The oxygen content during the intermediate and final stages of sintering can have a strong effect on the microstructural evolution of oxide fuels. Two depleted urania (d-UO2.0 and d-UO2.14 samples, sintered up to a theoretical density of 90%, were serial sectioned using a focused ion beam and characterized with electron backscatter diffraction (EBSD). The EBSD data were used to make three-dimensional reconstructions of the microstructures to evaluate their characteristics at an intermediate stage of sintering. The oxygen content was found to affect grain shape and grain boundary (GB) mobility, as curved and elongated grains were observed in UO2.0., as well as stronger pore-GB interactions, which is an indication that microstructure was less evolved in UO2.o Both samples presented a similar fraction (=20%) of special, coincident site lattice boundaries, with larger amounts Ε3n GBs, and a rather large fraction of Ε11 GBs for UO 2.14- Crystallographic GB planes were also determined to study the distributions of all GB parameters. The UO 2.0 sample had a large fraction of GB planes close to the Ε3 twinning planes, which suggests that lowerenergy interfaces are used to minimize energy in this sample, potentially due to lower overall GB mobility as compared to UO2.14.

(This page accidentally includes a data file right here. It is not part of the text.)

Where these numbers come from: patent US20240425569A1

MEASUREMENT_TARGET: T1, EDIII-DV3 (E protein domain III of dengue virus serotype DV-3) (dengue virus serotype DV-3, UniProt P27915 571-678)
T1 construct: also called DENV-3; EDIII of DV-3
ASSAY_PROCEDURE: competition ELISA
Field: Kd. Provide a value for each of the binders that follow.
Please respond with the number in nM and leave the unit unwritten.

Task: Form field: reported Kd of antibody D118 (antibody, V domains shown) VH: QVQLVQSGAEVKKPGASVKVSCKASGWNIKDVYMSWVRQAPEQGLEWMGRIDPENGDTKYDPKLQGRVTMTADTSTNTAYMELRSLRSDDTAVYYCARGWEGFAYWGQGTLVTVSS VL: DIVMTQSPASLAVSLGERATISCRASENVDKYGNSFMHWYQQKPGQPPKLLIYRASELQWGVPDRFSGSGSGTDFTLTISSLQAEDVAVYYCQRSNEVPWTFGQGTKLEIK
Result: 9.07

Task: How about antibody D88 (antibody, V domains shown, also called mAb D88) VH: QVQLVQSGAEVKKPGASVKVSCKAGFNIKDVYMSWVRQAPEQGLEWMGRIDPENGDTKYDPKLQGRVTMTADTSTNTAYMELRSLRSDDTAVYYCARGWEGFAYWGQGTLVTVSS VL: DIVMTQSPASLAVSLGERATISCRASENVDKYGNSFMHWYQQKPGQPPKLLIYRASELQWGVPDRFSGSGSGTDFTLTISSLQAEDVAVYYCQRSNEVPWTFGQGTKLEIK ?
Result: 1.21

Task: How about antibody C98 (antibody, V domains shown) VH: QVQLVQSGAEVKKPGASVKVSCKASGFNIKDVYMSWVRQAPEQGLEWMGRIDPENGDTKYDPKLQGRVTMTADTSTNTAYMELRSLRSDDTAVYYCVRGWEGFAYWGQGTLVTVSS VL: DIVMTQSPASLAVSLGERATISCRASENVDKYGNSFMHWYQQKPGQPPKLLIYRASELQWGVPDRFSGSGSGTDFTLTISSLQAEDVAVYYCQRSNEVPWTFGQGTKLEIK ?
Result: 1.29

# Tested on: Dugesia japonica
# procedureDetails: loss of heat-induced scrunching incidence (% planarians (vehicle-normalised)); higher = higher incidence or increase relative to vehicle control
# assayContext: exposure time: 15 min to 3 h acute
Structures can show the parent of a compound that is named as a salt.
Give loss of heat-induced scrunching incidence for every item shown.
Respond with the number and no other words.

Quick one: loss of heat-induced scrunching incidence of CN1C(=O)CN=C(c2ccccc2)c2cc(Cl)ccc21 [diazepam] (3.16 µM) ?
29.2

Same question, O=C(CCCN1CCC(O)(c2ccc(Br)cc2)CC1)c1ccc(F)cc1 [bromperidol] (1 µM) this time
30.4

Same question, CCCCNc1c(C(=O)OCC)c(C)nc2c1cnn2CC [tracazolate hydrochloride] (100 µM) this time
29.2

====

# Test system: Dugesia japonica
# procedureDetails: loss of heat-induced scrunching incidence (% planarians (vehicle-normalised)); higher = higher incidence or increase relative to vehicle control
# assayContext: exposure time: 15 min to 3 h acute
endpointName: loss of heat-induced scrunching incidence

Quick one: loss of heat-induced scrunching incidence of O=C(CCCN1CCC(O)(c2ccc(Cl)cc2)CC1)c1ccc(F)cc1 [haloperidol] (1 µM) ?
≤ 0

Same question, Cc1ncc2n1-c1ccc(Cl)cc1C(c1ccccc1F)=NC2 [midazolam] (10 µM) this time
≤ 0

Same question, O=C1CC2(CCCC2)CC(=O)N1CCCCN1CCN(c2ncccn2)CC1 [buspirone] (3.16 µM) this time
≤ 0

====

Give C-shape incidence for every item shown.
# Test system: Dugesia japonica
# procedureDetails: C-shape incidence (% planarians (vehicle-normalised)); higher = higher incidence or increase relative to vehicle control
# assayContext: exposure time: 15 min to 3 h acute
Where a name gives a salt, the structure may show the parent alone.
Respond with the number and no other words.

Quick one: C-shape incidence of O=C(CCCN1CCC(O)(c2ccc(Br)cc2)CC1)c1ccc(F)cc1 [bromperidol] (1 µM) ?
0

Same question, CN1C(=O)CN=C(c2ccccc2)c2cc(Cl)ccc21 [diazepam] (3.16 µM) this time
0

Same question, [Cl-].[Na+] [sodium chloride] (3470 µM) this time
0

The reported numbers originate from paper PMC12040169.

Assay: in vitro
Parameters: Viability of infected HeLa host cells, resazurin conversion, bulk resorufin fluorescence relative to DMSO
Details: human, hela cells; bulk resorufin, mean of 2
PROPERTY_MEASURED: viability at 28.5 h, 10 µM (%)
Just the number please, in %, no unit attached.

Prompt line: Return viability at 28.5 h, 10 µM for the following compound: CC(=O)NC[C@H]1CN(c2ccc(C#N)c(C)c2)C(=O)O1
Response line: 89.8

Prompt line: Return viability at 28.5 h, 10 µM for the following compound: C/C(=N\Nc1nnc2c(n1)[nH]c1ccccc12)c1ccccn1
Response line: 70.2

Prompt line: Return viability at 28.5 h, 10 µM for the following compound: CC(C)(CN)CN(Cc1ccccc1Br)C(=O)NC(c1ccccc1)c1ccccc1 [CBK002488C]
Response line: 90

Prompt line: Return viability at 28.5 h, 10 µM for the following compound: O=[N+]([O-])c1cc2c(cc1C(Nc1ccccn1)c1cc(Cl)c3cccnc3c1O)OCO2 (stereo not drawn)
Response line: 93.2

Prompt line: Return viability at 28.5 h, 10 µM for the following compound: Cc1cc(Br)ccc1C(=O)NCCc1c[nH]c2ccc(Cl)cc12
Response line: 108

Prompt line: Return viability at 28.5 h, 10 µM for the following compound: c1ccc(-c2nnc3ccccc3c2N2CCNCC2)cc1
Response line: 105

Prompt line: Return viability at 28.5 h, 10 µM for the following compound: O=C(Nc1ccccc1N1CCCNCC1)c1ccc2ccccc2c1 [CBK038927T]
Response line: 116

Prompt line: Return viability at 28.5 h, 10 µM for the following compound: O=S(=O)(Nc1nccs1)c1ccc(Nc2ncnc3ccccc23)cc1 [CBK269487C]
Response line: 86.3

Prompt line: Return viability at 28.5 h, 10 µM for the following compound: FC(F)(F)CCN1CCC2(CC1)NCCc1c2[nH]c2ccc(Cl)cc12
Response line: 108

- Microstructure evolution
- Oxide fuels
- Oxygen stoichiometry
ASJC Scopus subject areas
- Nuclear and High Energy Physics
- Nuclear Energy and Engineering
- Condensed Matter Physics